- Fentanyl is a synthetic (meaning human-made versus found in nature) opioid pain reliever that can come in the form of patches, lozenges, or injection, all of which are used legally in hospital settings or as directed by a doctor to treat severe pain.
- Hydrocodone products are the most commonly prescribed for a variety of painful conditions, including dental and injury-related pain.
- Morphine is often used before and after surgical procedures to alleviate severe pain.
Teens consider the abuse of prescription drugs to be much safer than street drugs. One in four in teens believe prescription drugs can be used as a study aid.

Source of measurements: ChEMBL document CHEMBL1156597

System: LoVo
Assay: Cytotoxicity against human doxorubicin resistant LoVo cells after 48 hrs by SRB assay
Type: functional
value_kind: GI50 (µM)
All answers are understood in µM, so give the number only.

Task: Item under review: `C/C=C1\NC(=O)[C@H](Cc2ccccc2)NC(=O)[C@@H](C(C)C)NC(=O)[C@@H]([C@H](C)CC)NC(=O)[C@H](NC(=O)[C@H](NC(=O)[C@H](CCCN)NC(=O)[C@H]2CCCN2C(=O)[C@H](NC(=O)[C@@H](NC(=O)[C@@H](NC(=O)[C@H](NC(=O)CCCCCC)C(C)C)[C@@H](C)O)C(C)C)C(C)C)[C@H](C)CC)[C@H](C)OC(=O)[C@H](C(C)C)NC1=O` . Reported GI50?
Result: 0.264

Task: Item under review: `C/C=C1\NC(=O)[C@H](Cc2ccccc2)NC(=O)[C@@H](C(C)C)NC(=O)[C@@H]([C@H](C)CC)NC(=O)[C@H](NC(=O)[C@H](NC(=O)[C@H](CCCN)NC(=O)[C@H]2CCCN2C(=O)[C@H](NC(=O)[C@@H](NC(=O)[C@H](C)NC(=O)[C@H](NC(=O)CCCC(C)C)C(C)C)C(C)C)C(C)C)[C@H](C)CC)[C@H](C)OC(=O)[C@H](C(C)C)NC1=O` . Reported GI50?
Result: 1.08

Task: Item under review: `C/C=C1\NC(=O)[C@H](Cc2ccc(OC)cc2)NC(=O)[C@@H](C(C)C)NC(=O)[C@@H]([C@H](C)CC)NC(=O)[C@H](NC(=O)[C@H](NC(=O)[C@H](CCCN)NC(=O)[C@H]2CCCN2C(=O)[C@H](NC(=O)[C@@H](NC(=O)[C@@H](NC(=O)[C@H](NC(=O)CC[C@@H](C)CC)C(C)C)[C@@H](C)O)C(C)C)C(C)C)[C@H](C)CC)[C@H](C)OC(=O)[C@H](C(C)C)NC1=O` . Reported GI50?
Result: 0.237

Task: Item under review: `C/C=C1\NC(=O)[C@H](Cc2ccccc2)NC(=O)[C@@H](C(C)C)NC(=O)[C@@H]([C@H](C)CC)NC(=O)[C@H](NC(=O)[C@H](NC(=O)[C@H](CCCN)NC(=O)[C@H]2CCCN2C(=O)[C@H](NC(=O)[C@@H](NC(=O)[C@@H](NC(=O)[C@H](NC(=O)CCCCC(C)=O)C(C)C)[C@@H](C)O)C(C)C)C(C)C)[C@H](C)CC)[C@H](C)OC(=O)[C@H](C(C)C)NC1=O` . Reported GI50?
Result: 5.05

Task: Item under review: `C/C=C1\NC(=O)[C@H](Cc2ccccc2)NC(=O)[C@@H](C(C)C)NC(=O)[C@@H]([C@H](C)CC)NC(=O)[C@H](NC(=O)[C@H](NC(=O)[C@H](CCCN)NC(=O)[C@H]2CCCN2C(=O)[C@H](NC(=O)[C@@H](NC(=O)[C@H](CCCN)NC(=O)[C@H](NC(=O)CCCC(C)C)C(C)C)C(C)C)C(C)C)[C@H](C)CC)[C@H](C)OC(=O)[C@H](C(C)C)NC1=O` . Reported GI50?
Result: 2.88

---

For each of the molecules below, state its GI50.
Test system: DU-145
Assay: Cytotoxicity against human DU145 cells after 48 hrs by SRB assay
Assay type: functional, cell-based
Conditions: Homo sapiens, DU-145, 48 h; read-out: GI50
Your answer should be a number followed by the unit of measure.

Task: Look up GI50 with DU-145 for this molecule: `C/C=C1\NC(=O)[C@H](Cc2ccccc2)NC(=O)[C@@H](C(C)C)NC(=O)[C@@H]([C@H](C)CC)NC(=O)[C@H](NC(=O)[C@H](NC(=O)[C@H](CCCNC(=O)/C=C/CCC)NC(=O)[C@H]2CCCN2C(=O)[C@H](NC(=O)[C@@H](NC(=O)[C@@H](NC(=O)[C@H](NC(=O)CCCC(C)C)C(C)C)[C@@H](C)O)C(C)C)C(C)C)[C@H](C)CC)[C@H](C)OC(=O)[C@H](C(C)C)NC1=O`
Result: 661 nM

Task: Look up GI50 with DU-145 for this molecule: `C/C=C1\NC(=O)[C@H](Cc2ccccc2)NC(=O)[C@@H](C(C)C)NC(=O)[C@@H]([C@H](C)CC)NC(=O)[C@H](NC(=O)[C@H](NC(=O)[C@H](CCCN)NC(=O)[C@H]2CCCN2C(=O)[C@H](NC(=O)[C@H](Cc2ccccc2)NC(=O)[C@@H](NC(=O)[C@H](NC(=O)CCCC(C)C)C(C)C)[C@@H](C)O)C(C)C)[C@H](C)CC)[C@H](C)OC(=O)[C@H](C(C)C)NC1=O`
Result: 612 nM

They also believe prescription pain relievers are not addictive.
Depressants and Stimulants
Other types of commonly abused prescription drugs include drugs that are referred to as depressants or stimulants. Depressants are sometimes prescribed for anxiety or sleep disorders. They can make you feel drowsy, dizzy, and confused, and abuse can cause shallow breathing and even death. Commonly abused depressants include drugs such as Xanax, Ativan, Valium, and Ambien.
Some depressants, like Xanax and Ativan, are in a class of drugs called Benzodiazepines. You might hear these drugs referred to as “Benzos.” As with pressed opioid pills, some people are making pills and labeling them as “Xanax” or other Benzodiazepines. As we talked about before, these pills are sometimes made using fentanyl powder and are extremely dangerous if ingested. Another type of depressant that is often misused is Rohypnol – also called a “roofie.” People use Rohypnol, and another similar drug called GHB, to facilitate sexual assaults.